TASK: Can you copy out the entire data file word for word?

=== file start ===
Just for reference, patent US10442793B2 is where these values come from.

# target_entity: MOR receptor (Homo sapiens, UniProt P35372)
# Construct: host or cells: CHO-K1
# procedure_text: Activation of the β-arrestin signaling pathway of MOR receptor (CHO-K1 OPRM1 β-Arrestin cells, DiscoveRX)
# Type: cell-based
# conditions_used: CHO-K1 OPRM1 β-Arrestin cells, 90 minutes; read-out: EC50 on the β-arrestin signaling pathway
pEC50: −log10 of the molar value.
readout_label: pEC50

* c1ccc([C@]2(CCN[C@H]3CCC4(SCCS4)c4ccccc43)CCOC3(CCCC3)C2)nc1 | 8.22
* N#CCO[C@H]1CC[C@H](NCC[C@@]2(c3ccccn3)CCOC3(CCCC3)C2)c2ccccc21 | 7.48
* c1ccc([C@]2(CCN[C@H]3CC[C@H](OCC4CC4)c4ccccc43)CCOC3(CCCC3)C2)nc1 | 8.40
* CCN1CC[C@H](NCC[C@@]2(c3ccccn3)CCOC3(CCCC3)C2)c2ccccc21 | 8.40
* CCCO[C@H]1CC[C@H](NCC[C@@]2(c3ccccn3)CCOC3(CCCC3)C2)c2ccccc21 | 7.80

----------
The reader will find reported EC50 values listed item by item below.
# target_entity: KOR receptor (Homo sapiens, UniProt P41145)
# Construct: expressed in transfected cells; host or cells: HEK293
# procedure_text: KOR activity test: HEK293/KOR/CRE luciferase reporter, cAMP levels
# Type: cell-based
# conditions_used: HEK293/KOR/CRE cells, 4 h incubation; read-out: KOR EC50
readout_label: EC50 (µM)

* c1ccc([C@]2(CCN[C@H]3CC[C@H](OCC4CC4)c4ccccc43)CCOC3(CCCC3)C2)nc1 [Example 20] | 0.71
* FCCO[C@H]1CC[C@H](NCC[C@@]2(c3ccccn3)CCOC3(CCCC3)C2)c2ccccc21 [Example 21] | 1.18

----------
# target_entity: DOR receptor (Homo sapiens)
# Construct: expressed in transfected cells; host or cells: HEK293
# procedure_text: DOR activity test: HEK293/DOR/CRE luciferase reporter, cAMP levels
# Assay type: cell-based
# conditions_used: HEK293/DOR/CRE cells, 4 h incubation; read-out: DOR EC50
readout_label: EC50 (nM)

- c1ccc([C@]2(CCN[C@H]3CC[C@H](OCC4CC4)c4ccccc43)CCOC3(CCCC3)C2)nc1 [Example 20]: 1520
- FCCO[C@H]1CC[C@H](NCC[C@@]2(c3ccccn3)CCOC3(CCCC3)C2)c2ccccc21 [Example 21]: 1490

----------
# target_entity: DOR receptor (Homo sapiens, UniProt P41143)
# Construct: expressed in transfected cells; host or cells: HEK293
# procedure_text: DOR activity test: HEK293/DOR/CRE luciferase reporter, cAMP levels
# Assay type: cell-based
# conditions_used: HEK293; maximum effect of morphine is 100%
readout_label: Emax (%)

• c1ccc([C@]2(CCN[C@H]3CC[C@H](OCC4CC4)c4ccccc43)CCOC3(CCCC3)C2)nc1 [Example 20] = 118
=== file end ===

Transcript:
Just for reference, patent US10442793B2 is where these values come from.

# target_entity: MOR receptor (Homo sapiens, UniProt P35372)
# Construct: host or cells: CHO-K1
# procedure_text: Activation of the β-arrestin signaling pathway of MOR receptor (CHO-K1 OPRM1 β-Arrestin cells, DiscoveRX)
# Type: cell-based
# conditions_used: CHO-K1 OPRM1 β-Arrestin cells, 90 minutes; read-out: EC50 on the β-arrestin signaling pathway
pEC50: −log10 of the molar value.
readout_label: pEC50

* c1ccc([C@]2(CCN[C@H]3CCC4(SCCS4)c4ccccc43)CCOC3(CCCC3)C2)nc1 | 8.22
* N#CCO[C@H]1CC[C@H](NCC[C@@]2(c3ccccn3)CCOC3(CCCC3)C2)c2ccccc21 | 7.48
* c1ccc([C@]2(CCN[C@H]3CC[C@H](OCC4CC4)c4ccccc43)CCOC3(CCCC3)C2)nc1 | 8.40
* CCN1CC[C@H](NCC[C@@]2(c3ccccn3)CCOC3(CCCC3)C2)c2ccccc21 | 8.40
* CCCO[C@H]1CC[C@H](NCC[C@@]2(c3ccccn3)CCOC3(CCCC3)C2)c2ccccc21 | 7.80

----------
The reader will find reported EC50 values listed item by item below.
# target_entity: KOR receptor (Homo sapiens, UniProt P41145)
# Construct: expressed in transfected cells; host or cells: HEK293
# procedure_text: KOR activity test: HEK293/KOR/CRE luciferase reporter, cAMP levels
# Type: cell-based
# conditions_used: HEK293/KOR/CRE cells, 4 h incubation; read-out: KOR EC50
readout_label: EC50 (µM)

* c1ccc([C@]2(CCN[C@H]3CC[C@H](OCC4CC4)c4ccccc43)CCOC3(CCCC3)C2)nc1 [Example 20] | 0.71
* FCCO[C@H]1CC[C@H](NCC[C@@]2(c3ccccn3)CCOC3(CCCC3)C2)c2ccccc21 [Example 21] | 1.18

----------
# target_entity: DOR receptor (Homo sapiens)
# Construct: expressed in transfected cells; host or cells: HEK293
# procedure_text: DOR activity test: HEK293/DOR/CRE luciferase reporter, cAMP levels
# Assay type: cell-based
# conditions_used: HEK293/DOR/CRE cells, 4 h incubation; read-out: DOR EC50
readout_label: EC50 (nM)

- c1ccc([C@]2(CCN[C@H]3CC[C@H](OCC4CC4)c4ccccc43)CCOC3(CCCC3)C2)nc1 [Example 20]: 1520
- FCCO[C@H]1CC[C@H](NCC[C@@]2(c3ccccn3)CCOC3(CCCC3)C2)c2ccccc21 [Example 21]: 1490

----------
# target_entity: DOR receptor (Homo sapiens, UniProt P41143)
# Construct: expressed in transfected cells; host or cells: HEK293
# procedure_text: DOR activity test: HEK293/DOR/CRE luciferase reporter, cAMP levels
# Assay type: cell-based
# conditions_used: HEK293; maximum effect of morphine is 100%
readout_label: Emax (%)

• c1ccc([C@]2(CCN[C@H]3CC[C@H](OCC4CC4)c4ccccc43)CCOC3(CCCC3)C2)nc1 [Example 20] = 118